Grief

IMG_2446

Arlington National Cemetery, Arlington, Virginia

I have returned home from burying my mom in Arlington National Cemetery in Virginia. For those readers outside the US, Arlington is our national cemetery for soldiers (and their spouses) who have died while on active duty or are fully retired from 20+ years of active service. It has been 6 months since her death, but things take awhile with Arlington. The last 6 months have been difficult for layers upon layers of reasons, with no time, energy, or emotional reserve to write. Our lives have been a swirl of emotions and change, for reasons in addition to my mother’s death. I’ll have to unpack all of it bit by bit, though I don’t know how much of it I will do publicly. The trick as a writer is to write from your heart without giving away too many pieces of yourself. Always a tricky balancing act.

What I can say now is that it has been years since I have been to Arlington, and I arrived with certain expectations. I expected Arlington to be full of sorrow, much as the US Military Cemetery of World War II was in Normandy, France, which we visited last year. I also expected my mom’s burial to be wrenching, because the anticipation of it had opened up fresh grief. What I found instead was that Arlington is actually a very comforting place. Perhaps that is because my grandparents are also buried there, as are some of my husband’s family. It feels familiar, even though much time has past since I last have been there.

Perhaps the difference also lies in the fact that that all the soldiers buried in Normandy were cut down in the prime of their lives. So many of them were 18, 19, 24 years old, with their whole lives ahead of them. In France one feels the death of dreams amidst the knowledge of the bravery and sacrifice. It is a place to be reverent, a place to be grateful. But it is also a place of regret and deep sorrow. And while Arlington does indeed have graves of soldiers who have died in war, the majority of the graves are of those who have lived full lives and have died after they have retired from active service. Most of those buried in Arlington lived to an age where they were able to look back on a long life and remember days fully lived. I know my mom was ready to let go of pain and the struggle of her failing body, and that also brings comfort. But make no mistake, grief is a long road, and is not easy, even when your loved one was ready to meet death.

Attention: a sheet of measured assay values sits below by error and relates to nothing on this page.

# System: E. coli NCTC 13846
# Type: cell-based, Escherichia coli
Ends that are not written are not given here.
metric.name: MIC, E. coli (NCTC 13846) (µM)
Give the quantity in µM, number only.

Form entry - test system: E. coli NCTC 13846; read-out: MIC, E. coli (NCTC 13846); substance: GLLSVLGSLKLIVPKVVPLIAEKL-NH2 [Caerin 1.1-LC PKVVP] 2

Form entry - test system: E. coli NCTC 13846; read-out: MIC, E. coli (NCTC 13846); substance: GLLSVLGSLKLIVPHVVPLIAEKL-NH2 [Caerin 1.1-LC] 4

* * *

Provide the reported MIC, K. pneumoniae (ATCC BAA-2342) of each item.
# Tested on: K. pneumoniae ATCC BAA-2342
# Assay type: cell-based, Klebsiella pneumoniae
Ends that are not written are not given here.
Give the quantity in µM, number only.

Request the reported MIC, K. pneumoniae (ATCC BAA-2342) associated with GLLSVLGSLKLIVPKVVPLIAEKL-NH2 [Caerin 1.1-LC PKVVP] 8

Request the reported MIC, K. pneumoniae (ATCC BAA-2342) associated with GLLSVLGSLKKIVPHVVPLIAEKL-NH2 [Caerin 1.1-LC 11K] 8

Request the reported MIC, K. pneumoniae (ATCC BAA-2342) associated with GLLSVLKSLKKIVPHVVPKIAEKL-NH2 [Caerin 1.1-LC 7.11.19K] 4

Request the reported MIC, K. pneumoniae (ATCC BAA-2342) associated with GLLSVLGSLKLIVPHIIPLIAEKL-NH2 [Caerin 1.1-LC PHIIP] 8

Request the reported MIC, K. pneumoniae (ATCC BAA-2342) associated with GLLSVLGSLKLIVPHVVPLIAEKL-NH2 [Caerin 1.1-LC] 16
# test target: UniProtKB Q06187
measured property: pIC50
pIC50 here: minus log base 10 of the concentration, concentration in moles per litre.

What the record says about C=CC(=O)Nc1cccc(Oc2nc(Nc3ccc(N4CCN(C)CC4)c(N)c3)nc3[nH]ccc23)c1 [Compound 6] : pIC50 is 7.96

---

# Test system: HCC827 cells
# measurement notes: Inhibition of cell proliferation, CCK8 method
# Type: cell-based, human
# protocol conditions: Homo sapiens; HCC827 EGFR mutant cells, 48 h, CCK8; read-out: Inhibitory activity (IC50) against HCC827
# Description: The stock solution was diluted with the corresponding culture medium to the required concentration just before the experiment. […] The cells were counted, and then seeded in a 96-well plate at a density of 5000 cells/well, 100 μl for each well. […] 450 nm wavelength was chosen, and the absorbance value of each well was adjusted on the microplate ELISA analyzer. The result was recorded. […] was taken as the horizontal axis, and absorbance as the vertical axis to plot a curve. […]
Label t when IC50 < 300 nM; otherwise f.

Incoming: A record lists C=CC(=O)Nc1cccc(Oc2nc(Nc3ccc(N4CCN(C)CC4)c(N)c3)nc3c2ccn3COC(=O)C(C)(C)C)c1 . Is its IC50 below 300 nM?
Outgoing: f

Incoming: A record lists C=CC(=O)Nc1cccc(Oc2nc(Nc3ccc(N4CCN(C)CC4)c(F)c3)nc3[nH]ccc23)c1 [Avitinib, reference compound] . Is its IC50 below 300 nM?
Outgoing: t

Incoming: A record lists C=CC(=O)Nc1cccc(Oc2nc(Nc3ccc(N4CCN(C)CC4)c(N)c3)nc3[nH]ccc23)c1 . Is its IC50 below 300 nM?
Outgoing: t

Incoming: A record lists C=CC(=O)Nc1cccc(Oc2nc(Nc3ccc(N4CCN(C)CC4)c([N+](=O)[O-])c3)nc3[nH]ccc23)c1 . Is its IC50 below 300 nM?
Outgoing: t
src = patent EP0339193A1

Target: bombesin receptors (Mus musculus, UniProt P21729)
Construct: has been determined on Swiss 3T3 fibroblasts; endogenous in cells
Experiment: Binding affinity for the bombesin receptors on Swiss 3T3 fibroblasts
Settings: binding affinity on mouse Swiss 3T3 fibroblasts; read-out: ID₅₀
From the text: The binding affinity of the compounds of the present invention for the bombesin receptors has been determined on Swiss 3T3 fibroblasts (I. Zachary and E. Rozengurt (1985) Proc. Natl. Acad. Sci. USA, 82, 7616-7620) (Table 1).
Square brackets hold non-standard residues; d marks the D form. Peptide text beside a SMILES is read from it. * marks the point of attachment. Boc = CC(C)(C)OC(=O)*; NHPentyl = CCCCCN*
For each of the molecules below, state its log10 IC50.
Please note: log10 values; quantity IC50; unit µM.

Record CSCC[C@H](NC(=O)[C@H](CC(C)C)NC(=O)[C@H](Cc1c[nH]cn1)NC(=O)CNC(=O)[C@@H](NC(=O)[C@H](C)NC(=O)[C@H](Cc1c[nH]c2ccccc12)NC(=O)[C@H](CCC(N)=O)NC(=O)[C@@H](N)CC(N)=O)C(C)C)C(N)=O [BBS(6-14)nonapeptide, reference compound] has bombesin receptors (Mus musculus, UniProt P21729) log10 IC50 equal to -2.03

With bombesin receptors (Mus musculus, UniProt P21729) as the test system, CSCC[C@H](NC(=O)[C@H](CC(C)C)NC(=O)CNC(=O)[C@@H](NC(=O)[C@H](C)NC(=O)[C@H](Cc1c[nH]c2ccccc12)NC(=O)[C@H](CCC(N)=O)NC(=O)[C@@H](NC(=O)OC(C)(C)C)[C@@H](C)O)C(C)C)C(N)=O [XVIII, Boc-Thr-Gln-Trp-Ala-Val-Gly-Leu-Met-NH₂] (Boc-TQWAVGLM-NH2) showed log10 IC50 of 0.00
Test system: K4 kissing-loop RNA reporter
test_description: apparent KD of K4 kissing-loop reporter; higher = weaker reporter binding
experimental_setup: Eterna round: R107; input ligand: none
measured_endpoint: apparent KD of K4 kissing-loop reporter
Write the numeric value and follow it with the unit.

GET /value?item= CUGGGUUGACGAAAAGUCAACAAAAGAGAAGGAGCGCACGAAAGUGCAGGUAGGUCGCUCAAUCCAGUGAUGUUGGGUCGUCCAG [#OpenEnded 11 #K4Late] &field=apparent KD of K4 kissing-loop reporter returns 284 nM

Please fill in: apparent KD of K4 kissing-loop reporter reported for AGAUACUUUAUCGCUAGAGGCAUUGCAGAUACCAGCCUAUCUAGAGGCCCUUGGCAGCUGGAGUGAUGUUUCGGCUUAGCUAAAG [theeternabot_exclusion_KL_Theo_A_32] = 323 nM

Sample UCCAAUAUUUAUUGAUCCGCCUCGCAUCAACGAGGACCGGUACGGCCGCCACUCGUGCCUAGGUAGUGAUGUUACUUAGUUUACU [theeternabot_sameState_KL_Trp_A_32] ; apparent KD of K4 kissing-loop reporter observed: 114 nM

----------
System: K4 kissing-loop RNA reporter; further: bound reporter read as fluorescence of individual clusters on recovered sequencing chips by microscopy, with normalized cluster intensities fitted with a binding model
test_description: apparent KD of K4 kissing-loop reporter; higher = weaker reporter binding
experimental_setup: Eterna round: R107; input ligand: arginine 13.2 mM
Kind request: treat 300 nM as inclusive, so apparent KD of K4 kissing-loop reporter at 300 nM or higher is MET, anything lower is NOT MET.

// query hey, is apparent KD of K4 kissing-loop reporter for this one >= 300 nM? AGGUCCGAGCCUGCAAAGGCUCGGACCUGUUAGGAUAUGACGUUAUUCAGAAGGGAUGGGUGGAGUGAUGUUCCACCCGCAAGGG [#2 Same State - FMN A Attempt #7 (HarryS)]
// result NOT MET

Difficult Times

No picture today, and I know I haven’t posted in a very long time. We have had one death and burial in the family and are headed toward another one. My mom entered hospice a week and a half ago and is now in her final days. She is elderly and is at peace with her decision, but that still doesn’t make this journey easy. Please keep us all in your thoughts.

Snarls

Snarls © Zebra's Child

Snarls                   © Zebra’s Child

Hi Guys,

I know I haven’t been posting at all regularly, but I still can’t seem to get my pain levels consistently under control. I’ll have a few good-ish days and then, wham! The pain levels go up again. I can function and do what I need to do, which is what keeps me from going into the ER. I reserve that trip for times I truly can’t function. But the pain leaves me with little energy or interest in doing anything extra. I usually love to write, but there seems to be a lot going on that requires planning and decisions, added to tons of medical appointments. We’ve been back from the wonderful visit with one of our daughters, son-in-law, small grandson and very new granddaughter for 11 days, and for the first 8 days I commuted back and forth to Kaiser for five of those days. I say commuted because I have to allow at least an hour of commute time each way.  Sometimes the one way trip takes 30 minutes. Sometimes it takes 2 hours. What can I say? It’s LA. The trip all depends on the time of day, whether there’s been an accident, or there’s road work going on with a lane closed, or sometimes, I don’t know……….. the traffic simply seems to bunch up and then mysteriously clear. The physicists have a name for this phenomenon. I just call it unpleasantness. Luckily, for most of my appointments I need a driver, so I at least have a friend to talk to along the way.

The picture of the tree above looks a lot like part of me feels: caught in a seemingly endless snarl of traffic that is likely to be pretty similar today, tomorrow and the next day as I trace my way back and forth and back and forth to doctor’s appointments and hospital procedures. It also looks like the snarl of pain in my head that makes it difficult to see the green grass and pretty berries among the twisted tree roots. The roots are, after all, just trying to get a hold of a patch of earth that will support and nourish the tree as it tries to grow and even flourish, caught as it is between a sidewalk and a road, without enough real room to spread out. Add to that the fact that it’s watered only on the surface by timed sprinklers, rather than fed long, nourishing drinks of water that would encourage the roots to grow down, rather than sideways. It is doing the best it can, the tree. As are we all.

New Life

© Zebra's Child

                                              © Zebra’s Child

My husband and I just returned from spending a week with one of our daughters, her husband, our almost-3-year-old grandson and our brand new baby granddaughter. We rented a vacation flat that was close by, as there certainly wasn’t room in their small house for two more adults. That also enabled both us and them to have some privacy and to somewhat keep our regular schedules. We are no longer used to waking up in the middle of the night with a crying baby, nor getting up at the crack of dawn with a happily active pre-schooler. So renting a vacation flat worked out brilliantly for all of us.